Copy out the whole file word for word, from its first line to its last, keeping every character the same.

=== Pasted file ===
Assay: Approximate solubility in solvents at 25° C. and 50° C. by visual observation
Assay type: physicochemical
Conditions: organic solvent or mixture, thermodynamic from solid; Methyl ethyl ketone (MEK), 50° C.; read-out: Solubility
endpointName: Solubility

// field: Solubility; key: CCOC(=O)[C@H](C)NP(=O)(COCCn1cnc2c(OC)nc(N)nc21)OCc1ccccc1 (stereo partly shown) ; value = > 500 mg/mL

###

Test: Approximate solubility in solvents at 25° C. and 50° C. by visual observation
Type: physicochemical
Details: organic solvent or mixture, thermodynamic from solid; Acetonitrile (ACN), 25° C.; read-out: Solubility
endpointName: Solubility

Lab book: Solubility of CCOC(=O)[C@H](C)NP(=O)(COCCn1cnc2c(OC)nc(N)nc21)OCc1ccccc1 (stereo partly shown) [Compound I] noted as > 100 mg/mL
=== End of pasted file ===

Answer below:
Assay: Approximate solubility in solvents at 25° C. and 50° C. by visual observation
Assay type: physicochemical
Conditions: organic solvent or mixture, thermodynamic from solid; Methyl ethyl ketone (MEK), 50° C.; read-out: Solubility
endpointName: Solubility

// field: Solubility; key: CCOC(=O)[C@H](C)NP(=O)(COCCn1cnc2c(OC)nc(N)nc21)OCc1ccccc1 (stereo partly shown) ; value = > 500 mg/mL

###

Test: Approximate solubility in solvents at 25° C. and 50° C. by visual observation
Type: physicochemical
Details: organic solvent or mixture, thermodynamic from solid; Acetonitrile (ACN), 25° C.; read-out: Solubility
endpointName: Solubility

Lab book: Solubility of CCOC(=O)[C@H](C)NP(=O)(COCCn1cnc2c(OC)nc(N)nc21)OCc1ccccc1 (stereo partly shown) [Compound I] noted as > 100 mg/mL